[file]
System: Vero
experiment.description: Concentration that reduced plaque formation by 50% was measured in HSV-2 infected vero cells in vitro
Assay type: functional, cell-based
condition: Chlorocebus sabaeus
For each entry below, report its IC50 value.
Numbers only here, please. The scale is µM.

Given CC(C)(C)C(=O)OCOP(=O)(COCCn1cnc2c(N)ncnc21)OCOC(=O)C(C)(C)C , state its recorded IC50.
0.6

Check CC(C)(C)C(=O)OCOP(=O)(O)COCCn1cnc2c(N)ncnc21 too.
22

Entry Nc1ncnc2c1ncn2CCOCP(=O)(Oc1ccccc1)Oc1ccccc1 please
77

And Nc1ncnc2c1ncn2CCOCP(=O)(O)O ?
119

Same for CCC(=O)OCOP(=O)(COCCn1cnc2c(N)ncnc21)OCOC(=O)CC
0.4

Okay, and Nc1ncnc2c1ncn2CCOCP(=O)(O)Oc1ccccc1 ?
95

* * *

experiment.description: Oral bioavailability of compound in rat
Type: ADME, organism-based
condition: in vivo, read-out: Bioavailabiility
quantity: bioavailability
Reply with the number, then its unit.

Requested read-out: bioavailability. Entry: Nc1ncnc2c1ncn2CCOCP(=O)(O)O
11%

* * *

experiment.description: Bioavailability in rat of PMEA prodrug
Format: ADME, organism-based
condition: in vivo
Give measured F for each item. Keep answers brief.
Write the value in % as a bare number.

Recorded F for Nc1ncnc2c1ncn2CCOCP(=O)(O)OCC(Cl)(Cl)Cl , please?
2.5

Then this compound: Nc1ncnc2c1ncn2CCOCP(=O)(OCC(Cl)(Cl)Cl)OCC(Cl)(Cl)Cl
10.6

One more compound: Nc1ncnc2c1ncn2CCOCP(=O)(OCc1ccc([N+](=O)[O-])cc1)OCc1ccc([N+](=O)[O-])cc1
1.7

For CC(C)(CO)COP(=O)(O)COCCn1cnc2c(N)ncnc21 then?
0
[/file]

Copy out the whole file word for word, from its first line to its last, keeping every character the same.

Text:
System: Vero
experiment.description: Concentration that reduced plaque formation by 50% was measured in HSV-2 infected vero cells in vitro
Assay type: functional, cell-based
condition: Chlorocebus sabaeus
For each entry below, report its IC50 value.
Numbers only here, please. The scale is µM.

Given CC(C)(C)C(=O)OCOP(=O)(COCCn1cnc2c(N)ncnc21)OCOC(=O)C(C)(C)C , state its recorded IC50.
0.6

Check CC(C)(C)C(=O)OCOP(=O)(O)COCCn1cnc2c(N)ncnc21 too.
22

Entry Nc1ncnc2c1ncn2CCOCP(=O)(Oc1ccccc1)Oc1ccccc1 please
77

And Nc1ncnc2c1ncn2CCOCP(=O)(O)O ?
119

Same for CCC(=O)OCOP(=O)(COCCn1cnc2c(N)ncnc21)OCOC(=O)CC
0.4

Okay, and Nc1ncnc2c1ncn2CCOCP(=O)(O)Oc1ccccc1 ?
95

* * *

experiment.description: Oral bioavailability of compound in rat
Type: ADME, organism-based
condition: in vivo, read-out: Bioavailabiility
quantity: bioavailability
Reply with the number, then its unit.

Requested read-out: bioavailability. Entry: Nc1ncnc2c1ncn2CCOCP(=O)(O)O
11%

* * *

experiment.description: Bioavailability in rat of PMEA prodrug
Format: ADME, organism-based
condition: in vivo
Give measured F for each item. Keep answers brief.
Write the value in % as a bare number.

Recorded F for Nc1ncnc2c1ncn2CCOCP(=O)(O)OCC(Cl)(Cl)Cl , please?
2.5

Then this compound: Nc1ncnc2c1ncn2CCOCP(=O)(OCC(Cl)(Cl)Cl)OCC(Cl)(Cl)Cl
10.6

One more compound: Nc1ncnc2c1ncn2CCOCP(=O)(OCc1ccc([N+](=O)[O-])cc1)OCc1ccc([N+](=O)[O-])cc1
1.7

For CC(C)(CO)COP(=O)(O)COCCn1cnc2c(N)ncnc21 then?
0